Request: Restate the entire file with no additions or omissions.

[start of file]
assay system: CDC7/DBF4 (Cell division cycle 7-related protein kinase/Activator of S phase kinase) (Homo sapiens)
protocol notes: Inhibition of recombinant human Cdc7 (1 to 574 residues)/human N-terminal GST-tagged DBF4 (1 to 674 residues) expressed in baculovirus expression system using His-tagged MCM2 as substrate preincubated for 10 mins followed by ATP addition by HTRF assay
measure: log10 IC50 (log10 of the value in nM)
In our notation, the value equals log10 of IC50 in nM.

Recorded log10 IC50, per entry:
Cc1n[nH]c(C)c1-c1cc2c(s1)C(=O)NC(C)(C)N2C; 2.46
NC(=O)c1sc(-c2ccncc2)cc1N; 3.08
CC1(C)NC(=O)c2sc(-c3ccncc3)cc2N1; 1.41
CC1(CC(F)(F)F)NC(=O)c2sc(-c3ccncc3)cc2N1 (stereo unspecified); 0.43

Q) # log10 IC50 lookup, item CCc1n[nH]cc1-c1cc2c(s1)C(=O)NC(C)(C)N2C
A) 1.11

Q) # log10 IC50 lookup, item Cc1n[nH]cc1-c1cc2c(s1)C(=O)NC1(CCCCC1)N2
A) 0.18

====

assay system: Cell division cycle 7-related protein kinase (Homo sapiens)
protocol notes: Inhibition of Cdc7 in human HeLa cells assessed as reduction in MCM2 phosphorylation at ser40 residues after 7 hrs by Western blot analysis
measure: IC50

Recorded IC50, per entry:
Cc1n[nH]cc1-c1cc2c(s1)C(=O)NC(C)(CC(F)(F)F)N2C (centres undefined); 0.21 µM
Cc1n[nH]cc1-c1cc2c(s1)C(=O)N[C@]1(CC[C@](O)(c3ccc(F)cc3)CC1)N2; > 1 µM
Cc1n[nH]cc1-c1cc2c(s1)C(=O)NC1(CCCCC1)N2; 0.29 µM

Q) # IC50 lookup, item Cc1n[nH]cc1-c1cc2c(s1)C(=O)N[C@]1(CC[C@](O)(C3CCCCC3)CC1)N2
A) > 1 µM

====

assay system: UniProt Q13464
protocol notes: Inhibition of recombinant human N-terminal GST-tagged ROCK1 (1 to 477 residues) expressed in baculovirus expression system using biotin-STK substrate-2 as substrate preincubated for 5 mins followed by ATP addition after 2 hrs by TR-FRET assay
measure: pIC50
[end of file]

assay system: CDC7/DBF4 (Cell division cycle 7-related protein kinase/Activator of S phase kinase) (Homo sapiens)
protocol notes: Inhibition of recombinant human Cdc7 (1 to 574 residues)/human N-terminal GST-tagged DBF4 (1 to 674 residues) expressed in baculovirus expression system using His-tagged MCM2 as substrate preincubated for 10 mins followed by ATP addition by HTRF assay
measure: log10 IC50 (log10 of the value in nM)
In our notation, the value equals log10 of IC50 in nM.

Recorded log10 IC50, per entry:
Cc1n[nH]c(C)c1-c1cc2c(s1)C(=O)NC(C)(C)N2C; 2.46
NC(=O)c1sc(-c2ccncc2)cc1N; 3.08
CC1(C)NC(=O)c2sc(-c3ccncc3)cc2N1; 1.41
CC1(CC(F)(F)F)NC(=O)c2sc(-c3ccncc3)cc2N1 (stereo unspecified); 0.43

Q) # log10 IC50 lookup, item CCc1n[nH]cc1-c1cc2c(s1)C(=O)NC(C)(C)N2C
A) 1.11

Q) # log10 IC50 lookup, item Cc1n[nH]cc1-c1cc2c(s1)C(=O)NC1(CCCCC1)N2
A) 0.18

====

assay system: Cell division cycle 7-related protein kinase (Homo sapiens)
protocol notes: Inhibition of Cdc7 in human HeLa cells assessed as reduction in MCM2 phosphorylation at ser40 residues after 7 hrs by Western blot analysis
measure: IC50

Recorded IC50, per entry:
Cc1n[nH]cc1-c1cc2c(s1)C(=O)NC(C)(CC(F)(F)F)N2C (centres undefined); 0.21 µM
Cc1n[nH]cc1-c1cc2c(s1)C(=O)N[C@]1(CC[C@](O)(c3ccc(F)cc3)CC1)N2; > 1 µM
Cc1n[nH]cc1-c1cc2c(s1)C(=O)NC1(CCCCC1)N2; 0.29 µM

Q) # IC50 lookup, item Cc1n[nH]cc1-c1cc2c(s1)C(=O)N[C@]1(CC[C@](O)(C3CCCCC3)CC1)N2
A) > 1 µM

====

assay system: UniProt Q13464
protocol notes: Inhibition of recombinant human N-terminal GST-tagged ROCK1 (1 to 477 residues) expressed in baculovirus expression system using biotin-STK substrate-2 as substrate preincubated for 5 mins followed by ATP addition after 2 hrs by TR-FRET assay
measure: pIC50